Tuesday, March 07, 2006

"The Pope's Children," by David McWilliams

David McWilliamsOne of the many strange things about how much Ireland has changed in this, the Celtic Tiger Era, is how poorly we understand it. We look back on the Old Ireland of the Constitutional Crusades and the Abortion Referenda and the weeping emigrants on the boat back to England after Christmas at home, and we look now at the New Ireland of the snarling traffic, the trendy cafés, the gaping maw of the property market and we think: How in damnation did we get from that to this? And where will it all end up?

David McWilliams attempts to answer all that in his book, The Pope’s Children, which was a massive best-seller before Christmas and is still charging off the shelves. The first three-quarters or so of the book are a tour-de-force, but the conclusion is weak and one of the basic premises either worryingly insightful or else deeply, deeply flawed. Whatever, as a book it’s a must read for anyone that has an interest in who the Irish are now, and where they are going.

McWilliams made his name as an economist of course, and wrote his name in letters of fire across the consciousness of the current active generation (The Pope’s Children of the title, those that were born around the time of the papal visit in 1979) when he confidently opined some years ago that the house price boom was built on sand and a massive crash was in the post. That crash may still be in the post, but it hasn’t arrived yet, and the chance existed between when McWilliams said it first and now for some smart boys to have got in and out of the property game and made a tidy packet in between time. Therefore, McWilliams is hated on two sides; by those that took his advice, and are now even further away from owning their own homes than ever, and by those that did make the investment and spent many sleepless nights wondering if they would be condemned to Ballier or the ‘Noggin for the rest of their days, unable to unload the houses they bought on a flyer. And it’ll be a while yet before people forgive that level of a fright.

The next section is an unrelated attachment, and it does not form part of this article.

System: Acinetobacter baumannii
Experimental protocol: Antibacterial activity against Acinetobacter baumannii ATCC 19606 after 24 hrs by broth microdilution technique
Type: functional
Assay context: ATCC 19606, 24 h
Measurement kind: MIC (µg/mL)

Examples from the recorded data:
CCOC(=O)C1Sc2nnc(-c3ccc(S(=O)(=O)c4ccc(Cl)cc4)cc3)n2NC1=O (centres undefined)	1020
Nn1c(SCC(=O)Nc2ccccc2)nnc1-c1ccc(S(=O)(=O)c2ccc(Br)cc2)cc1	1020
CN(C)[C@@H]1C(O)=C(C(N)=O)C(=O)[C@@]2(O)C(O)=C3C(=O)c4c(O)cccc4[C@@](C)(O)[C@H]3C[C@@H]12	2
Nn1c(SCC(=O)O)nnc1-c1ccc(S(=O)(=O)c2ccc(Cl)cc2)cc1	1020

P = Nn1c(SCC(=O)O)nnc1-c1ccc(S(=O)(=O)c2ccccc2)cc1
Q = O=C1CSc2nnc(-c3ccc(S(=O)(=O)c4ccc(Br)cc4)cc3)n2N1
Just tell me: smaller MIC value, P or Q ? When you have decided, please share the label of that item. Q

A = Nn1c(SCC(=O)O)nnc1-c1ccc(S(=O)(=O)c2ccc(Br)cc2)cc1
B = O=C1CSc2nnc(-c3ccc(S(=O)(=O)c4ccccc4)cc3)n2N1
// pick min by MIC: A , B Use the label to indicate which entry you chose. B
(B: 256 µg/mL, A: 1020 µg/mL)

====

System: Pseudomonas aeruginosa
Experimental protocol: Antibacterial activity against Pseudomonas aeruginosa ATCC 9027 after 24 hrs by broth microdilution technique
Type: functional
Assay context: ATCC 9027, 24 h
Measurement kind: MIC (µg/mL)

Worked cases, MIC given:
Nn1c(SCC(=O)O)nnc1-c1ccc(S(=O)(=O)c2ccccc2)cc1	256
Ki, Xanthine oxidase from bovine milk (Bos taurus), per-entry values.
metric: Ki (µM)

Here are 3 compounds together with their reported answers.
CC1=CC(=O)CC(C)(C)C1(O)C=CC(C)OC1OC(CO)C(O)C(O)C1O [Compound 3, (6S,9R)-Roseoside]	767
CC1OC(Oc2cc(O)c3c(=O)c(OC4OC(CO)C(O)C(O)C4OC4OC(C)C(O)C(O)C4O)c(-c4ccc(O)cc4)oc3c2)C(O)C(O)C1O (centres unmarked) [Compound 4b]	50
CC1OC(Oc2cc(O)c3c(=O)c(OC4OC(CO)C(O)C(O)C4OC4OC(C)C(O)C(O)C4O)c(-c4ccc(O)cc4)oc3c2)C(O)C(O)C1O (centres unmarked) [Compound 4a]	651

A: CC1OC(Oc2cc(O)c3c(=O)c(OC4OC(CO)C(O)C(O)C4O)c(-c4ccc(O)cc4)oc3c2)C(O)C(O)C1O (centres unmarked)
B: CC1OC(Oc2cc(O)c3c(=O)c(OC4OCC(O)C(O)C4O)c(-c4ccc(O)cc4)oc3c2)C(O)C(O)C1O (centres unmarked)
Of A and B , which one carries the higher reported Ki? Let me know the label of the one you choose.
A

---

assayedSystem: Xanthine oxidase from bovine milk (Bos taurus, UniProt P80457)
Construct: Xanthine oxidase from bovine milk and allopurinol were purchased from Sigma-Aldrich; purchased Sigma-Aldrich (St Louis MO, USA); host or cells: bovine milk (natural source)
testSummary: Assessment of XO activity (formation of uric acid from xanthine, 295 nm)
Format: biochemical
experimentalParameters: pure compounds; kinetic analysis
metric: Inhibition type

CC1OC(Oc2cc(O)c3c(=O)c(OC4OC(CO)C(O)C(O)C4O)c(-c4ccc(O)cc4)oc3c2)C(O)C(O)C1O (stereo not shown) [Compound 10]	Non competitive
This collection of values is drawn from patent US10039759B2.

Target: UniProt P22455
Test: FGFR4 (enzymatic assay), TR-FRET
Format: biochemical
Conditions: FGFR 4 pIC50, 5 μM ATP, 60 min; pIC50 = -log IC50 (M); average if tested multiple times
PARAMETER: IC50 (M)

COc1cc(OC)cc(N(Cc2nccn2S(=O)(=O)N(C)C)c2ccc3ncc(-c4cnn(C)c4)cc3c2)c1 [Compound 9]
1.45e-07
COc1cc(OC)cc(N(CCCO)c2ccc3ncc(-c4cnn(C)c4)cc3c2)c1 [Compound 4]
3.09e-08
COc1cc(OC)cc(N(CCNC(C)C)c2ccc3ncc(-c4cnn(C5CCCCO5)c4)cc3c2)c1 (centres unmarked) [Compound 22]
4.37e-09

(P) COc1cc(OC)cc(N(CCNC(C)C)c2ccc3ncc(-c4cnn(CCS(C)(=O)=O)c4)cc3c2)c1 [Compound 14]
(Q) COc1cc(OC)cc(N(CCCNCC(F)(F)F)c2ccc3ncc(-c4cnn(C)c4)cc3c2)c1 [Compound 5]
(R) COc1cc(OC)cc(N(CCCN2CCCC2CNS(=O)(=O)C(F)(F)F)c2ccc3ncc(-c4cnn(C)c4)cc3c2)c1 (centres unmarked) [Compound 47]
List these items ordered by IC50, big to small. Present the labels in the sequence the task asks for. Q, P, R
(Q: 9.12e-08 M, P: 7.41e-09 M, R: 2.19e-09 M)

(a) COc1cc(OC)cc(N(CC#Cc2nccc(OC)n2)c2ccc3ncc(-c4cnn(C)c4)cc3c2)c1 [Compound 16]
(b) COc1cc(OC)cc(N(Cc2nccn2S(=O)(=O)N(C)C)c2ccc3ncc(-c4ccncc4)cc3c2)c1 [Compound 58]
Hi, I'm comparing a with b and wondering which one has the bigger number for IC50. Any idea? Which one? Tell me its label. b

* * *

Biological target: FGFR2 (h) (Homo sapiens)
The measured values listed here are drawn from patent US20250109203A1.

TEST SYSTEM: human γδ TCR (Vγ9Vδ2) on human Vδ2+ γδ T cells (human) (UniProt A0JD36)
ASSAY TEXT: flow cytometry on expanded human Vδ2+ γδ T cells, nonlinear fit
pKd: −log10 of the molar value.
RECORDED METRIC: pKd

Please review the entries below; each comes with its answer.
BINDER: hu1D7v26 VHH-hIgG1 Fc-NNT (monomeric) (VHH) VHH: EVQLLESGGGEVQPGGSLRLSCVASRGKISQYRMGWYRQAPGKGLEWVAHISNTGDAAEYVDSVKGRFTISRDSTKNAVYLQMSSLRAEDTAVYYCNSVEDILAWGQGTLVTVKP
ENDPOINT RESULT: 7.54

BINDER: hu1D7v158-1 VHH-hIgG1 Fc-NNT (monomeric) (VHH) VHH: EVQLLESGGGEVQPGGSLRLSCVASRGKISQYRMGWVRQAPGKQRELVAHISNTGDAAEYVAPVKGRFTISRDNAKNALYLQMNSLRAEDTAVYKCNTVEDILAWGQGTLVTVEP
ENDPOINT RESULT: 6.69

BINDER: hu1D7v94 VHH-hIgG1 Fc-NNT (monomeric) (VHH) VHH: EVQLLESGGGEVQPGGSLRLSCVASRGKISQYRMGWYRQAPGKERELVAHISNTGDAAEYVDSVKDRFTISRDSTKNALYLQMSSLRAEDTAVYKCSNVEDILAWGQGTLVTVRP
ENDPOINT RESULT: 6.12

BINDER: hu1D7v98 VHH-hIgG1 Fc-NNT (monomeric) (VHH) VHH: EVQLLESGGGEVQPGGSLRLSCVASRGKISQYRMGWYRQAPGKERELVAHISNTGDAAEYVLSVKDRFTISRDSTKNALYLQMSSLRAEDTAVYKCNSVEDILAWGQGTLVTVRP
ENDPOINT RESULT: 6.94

All of which is unfair on McWilliams, of course. He’s an economist, not a prophet or visionary of the future. But in this, his first book, McWilliams is economist second but sociologist first – for the first two hundred pages of his book McWilliams takes us through Ireland as she is and not as we would want her to be, and a deeply depressing trip it is too. The growing majority of the Irish are now what McWilliams terms “Decklanders,” meaning people that live in those awful suburbs which now surround Dublin, starting as far north as Drogheda and Dundalk, sweeping West to take in great swathes of Meath and Kildare, and lurching south taking lumps from Carlow, Kilkenny, Wicklow and Wexford. They are all Dublin now, more or less, and, if the Irish were amphibious, no doubt there would be floating houses in a commuter belt out in the Irish Sea. As McWilliams points out, one of the great Irish put-downs, “blow-in,” no longer applies. We are all blow-ins now, as even dyed in the navy-blue wool Dubs uproot and more to Ratoath and Kells.

McWilliams outlines, in ghastly detail with a particular flair for the grotesque, just what it’s like to live in this strange commuter-ville, to spend so much of your life in a car, breakfasting on Nutri-grain and jumbo breakfast rolls, and spending weekends tramping around Woodies and B&Q trying to find some geegaws that will make the price of your property appreciate. Appreciation is about the one thing we do appreciate; every other thing that we took as a core value in other years – home, faith, fatherland – are all more or less by the wayside.

What separates McWilliams’ polemic from the gassing that that goes on over the ciabatta and cappuccino in the coffee bars of Ranelagh, Sandymount, Donnybrook and Kiliney by the sea-shore is that McWilliams backs up his argument. When the chattering classes discuss how Ireland has changed they’re inclined to look at it at the level of the soul – an interesting stance in a supposedly post-religious society. They talk about the fall of Bishop Casey, the clerical child-abuse scandals, something that happened once on the Late Late Show or those twin shibboleths of our times, our wonderful standard of education and the warmth of the Irish welcome for the executives of the multinational conglomerate. McWilliams ignores all that, and takes Deep Throat’s advice to Woodward and Bernstein – he follows the money.